Lawmakers push to keep secret ballots private

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SALT LAKE CITY -- The Utah Taxpayers Association and other business leaders called on Utahns to protect our state's "secret ballot" Monday by passing an amendment to Utah's Constitution mandating secret ballots in all elections.

"This constitutional amendment protects -- locks in your right to vote by secret ballot to make sure that those in positions of power are not looking over your shoulder," said Rep. Carl Wimmer, R-Herriman.

State law already requires secret ballots for all elections, but supporters like Wimmer say Amendment A would strengthen Utah's case in the scenario of a legal challenge if Congress passes the Employee Free Choice Act in its post-election, lame-duck session.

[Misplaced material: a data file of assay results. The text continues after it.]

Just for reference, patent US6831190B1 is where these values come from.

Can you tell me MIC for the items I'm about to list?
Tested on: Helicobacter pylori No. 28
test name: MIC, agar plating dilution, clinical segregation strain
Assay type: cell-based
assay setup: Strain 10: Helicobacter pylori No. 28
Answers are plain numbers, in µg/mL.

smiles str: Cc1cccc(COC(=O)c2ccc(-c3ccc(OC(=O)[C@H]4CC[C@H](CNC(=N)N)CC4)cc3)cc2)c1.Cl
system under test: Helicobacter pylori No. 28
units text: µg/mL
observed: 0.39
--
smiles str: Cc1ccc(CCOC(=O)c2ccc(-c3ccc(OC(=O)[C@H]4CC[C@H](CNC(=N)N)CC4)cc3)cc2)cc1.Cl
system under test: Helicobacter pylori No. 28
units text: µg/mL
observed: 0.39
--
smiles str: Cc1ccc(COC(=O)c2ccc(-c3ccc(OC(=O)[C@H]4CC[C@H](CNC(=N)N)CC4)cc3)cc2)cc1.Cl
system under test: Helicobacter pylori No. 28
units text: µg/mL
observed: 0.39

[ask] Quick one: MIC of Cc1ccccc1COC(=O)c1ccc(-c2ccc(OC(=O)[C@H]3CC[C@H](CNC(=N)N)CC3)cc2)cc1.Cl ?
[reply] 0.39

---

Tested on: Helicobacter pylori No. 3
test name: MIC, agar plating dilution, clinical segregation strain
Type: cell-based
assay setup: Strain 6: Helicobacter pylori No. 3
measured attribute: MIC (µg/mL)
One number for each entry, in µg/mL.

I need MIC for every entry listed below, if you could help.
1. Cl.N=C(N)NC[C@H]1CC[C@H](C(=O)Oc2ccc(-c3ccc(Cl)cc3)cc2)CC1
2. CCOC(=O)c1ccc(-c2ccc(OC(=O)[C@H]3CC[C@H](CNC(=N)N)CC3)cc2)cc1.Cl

Goldwater constitutional scholar Clint Bolick drafted the amendment along with Mike Lee, Republican candidate for the U.S. Senate.

"We are preserving the status quo, in which workers have the right to a secret ballot," Lee said. "That's all we're trying to do."

Amendment A primarily protects against the federal Employee Free Choice Act, which officials claim would allow employers and unions to "look over the shoulder" of employees as they vote whether or not to unionize.

The amendment will be on the ballot Nov. 2 and will require a simple majority to pass.


Story written with contributions from Paul Koepp.


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